the wood for the trees

Some trees have strong presences

I’m continually drawn to certain trees and visit and re-visit them. I’ve always loved trees. When I lived in the city I would gravitate to the parks, to the botanical gardens, and the massive Moreton Bay Figs of Sydney, with their fleshy limbs, their strange indentations, their hairy aerial roots. Trees are sacred in many cultures, especially in Aboriginal culture.

In the bush, the Angophoras reign, for me a favorite tree, their bark like flesh, ‘bodies’ graceful as dancers.

flesh

flesh

Trees have their own characters, revealed by ways of looking. In writing this blog, I discovered that there’s a whole ‘wood spirit carving’ community – carvers of totems, walking sticks, strange tree-men, who say they are releasing the wood’s ‘spirit’.

the scream I’m not necessarily talking about ‘beautiful’ trees. A favorite poet, Robert Gray sometimes writes about pines – from his poem The Pine:

The rhythm amongst these
such
a music, all
by chance.
Alone
in the back paddock
in the yellow grass

innocence

innocence

Some trees have bark like flesh, like skin, especially the Angophoras and the Scribbly Gums. From Judith Wright’s poem, Scribbly Gum:

I peeled its splitting bark
and found the written track
of a life I could not read

map

map

black mood

black mood

These intriguing designs, like a kind of writing, are caused by the larvae of the Scribbly Gum moth, Ogmograptis Scribula. Read about the facinating life-cycle of these rarely seen moths here.

Wright says, ‘Words are not meanings for a tree.’ This is true – I am imposing my own meanings upon the tree. In Gum-Trees Stripping, she writes:

Wisdom can see the red, the rose,
the stained and sculptured curve of grey,
the charcoal scars of fire, and see
around that living tower of tree
the hermit tatters of old bark
split down and strip to end the season;
and can be quiet and not look
for reasons past the edge of reason

smell the flowers

smell the flowers

scars

scars

 

 

 

 

 

 

 

 

wound

wound

Trees are sacred in many cultures, including in ancient Europe, which was once covered by great primaeval forests.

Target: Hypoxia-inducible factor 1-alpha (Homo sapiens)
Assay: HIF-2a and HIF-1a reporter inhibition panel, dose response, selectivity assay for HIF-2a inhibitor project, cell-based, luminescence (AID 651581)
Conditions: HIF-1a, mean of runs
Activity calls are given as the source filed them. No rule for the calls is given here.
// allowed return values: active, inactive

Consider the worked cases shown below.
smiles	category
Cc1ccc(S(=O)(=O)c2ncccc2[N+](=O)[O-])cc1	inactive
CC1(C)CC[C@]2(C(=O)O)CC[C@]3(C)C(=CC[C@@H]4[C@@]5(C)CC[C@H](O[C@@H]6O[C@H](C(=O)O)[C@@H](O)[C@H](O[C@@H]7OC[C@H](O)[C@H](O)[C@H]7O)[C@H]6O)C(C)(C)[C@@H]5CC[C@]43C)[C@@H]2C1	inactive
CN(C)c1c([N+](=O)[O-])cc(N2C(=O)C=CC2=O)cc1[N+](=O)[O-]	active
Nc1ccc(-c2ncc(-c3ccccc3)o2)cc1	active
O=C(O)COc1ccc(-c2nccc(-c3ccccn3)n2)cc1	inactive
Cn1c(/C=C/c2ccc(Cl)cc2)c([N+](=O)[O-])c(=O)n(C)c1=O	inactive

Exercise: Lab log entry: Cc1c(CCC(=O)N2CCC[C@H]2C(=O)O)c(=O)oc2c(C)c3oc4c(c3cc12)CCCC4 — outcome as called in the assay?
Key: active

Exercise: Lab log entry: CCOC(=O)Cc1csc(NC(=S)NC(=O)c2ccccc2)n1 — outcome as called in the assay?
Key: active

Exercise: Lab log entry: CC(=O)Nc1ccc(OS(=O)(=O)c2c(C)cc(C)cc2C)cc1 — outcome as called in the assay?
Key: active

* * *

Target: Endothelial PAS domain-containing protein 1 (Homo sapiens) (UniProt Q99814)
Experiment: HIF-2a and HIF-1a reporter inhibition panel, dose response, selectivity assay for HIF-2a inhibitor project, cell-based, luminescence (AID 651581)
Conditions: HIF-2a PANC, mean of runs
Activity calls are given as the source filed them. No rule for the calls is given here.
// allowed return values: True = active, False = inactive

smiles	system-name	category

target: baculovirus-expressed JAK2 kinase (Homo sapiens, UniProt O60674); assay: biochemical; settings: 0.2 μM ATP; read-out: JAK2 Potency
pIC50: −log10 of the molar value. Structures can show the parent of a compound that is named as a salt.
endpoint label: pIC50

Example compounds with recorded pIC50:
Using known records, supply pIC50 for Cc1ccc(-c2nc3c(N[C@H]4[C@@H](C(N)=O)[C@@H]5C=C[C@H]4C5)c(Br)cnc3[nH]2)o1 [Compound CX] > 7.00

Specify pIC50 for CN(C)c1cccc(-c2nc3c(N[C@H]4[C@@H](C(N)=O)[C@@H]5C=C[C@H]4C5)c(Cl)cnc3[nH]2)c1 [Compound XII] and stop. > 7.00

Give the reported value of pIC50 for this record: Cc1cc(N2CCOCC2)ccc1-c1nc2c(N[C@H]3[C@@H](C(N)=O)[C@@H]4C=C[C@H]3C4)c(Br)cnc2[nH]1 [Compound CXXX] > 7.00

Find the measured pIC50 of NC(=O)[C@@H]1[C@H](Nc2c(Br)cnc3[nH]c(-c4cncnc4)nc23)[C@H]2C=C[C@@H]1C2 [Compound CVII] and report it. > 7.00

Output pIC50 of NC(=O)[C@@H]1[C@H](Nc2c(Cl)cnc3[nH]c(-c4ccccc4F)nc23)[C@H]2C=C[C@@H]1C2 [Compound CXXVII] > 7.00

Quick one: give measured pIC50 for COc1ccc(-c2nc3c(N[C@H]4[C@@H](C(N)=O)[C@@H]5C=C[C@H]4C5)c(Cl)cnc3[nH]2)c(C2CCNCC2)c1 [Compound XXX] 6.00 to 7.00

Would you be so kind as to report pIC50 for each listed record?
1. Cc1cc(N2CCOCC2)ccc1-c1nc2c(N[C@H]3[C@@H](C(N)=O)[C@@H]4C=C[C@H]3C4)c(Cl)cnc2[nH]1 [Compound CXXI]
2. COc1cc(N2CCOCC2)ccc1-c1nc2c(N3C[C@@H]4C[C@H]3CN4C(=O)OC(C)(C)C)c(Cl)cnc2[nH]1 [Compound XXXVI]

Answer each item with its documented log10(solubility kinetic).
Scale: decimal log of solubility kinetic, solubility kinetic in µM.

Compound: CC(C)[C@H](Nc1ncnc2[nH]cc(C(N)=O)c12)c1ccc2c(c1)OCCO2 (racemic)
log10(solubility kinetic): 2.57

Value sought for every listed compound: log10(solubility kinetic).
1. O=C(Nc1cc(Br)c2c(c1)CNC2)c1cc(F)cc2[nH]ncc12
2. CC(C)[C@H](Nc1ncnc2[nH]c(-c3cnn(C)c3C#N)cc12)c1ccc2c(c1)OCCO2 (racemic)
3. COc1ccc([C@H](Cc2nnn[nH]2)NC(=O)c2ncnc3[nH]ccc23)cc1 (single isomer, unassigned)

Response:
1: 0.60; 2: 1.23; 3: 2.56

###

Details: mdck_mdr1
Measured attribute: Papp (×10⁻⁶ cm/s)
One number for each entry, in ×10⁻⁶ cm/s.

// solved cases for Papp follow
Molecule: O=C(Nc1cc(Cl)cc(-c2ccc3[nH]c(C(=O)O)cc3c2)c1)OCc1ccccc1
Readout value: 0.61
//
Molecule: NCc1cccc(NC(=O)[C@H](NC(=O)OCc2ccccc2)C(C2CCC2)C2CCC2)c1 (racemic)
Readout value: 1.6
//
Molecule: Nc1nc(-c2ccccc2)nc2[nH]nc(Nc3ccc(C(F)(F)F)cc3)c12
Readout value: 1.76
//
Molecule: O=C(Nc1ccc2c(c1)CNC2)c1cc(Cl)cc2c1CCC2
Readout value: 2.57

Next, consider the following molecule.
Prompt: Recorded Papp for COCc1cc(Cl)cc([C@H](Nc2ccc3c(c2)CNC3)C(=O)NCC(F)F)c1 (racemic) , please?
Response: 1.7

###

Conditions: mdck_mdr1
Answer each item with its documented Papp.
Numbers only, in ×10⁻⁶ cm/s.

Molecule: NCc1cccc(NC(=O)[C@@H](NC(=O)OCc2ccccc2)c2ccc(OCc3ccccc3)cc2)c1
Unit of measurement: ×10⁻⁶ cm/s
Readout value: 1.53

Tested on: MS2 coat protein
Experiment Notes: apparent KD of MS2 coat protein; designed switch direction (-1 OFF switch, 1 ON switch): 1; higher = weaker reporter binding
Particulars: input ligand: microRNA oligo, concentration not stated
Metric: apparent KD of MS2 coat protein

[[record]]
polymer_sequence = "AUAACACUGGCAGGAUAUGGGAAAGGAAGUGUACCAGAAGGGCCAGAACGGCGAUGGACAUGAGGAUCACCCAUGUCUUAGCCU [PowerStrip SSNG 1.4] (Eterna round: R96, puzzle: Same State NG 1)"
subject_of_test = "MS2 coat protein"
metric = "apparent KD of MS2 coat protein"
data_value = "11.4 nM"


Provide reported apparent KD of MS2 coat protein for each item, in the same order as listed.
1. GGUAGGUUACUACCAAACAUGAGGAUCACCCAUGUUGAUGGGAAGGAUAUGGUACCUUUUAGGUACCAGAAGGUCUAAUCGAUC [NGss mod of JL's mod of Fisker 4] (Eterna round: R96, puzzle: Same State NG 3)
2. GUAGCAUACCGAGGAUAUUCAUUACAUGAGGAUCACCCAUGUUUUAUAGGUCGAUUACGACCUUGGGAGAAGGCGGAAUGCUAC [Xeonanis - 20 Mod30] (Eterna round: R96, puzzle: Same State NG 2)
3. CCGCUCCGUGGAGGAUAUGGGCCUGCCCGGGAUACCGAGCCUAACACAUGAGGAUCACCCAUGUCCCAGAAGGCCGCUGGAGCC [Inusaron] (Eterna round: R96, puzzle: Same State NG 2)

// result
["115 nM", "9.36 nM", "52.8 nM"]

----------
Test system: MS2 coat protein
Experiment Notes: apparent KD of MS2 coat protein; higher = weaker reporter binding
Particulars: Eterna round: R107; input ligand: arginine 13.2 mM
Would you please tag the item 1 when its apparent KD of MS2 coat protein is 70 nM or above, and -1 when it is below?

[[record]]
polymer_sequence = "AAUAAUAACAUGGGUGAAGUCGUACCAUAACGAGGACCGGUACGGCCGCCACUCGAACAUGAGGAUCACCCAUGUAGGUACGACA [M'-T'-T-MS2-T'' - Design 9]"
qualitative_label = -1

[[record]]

Trees are an important part of Aboriginal culture.

Watte Wanne & Dhunghutti Aboriginal Elder and artist, Aunty Kerrie Kenton writes, ‘Since time began trees have held significant value to Aboriginal people. Trees are not only culturally and spiritually important, but their importance also forms part of everyday life.’ Aunty Kerrie Kenton writes about the Parramatta area – see the full text of her article and see some of her artwork here.

Aboriginal poet and activist Lisa Bellear’s poem, Beautiful Yoroke Red River Gum talks about the survivors of genocide watching over the remaining Red River Gums along the Yarra in Melbourne. Read the full text of her poem here.

hooded

hooded

slit

What has the water seen?

What has the water seen?

2 thoughts on “the wood for the trees

  1. Jill

    Lovely post Jane, & such evocative photos. Look forward to exploring the links. I’m a tree lover too, from way back, having grown up climbing them.

    Reply
  2. Jane Skelton Post author

    Thank you Jill, I’m glad you’ve liked it. I’m not much of a tree climber myself – heights make me nervous!

    Reply

Leave a Reply

Your email address will not be published. Required fields are marked *

You may use these HTML tags and attributes: <a href="" title=""> <abbr title=""> <acronym title=""> <b> <blockquote cite=""> <cite> <code> <del datetime=""> <em> <i> <q cite=""> <strike> <strong>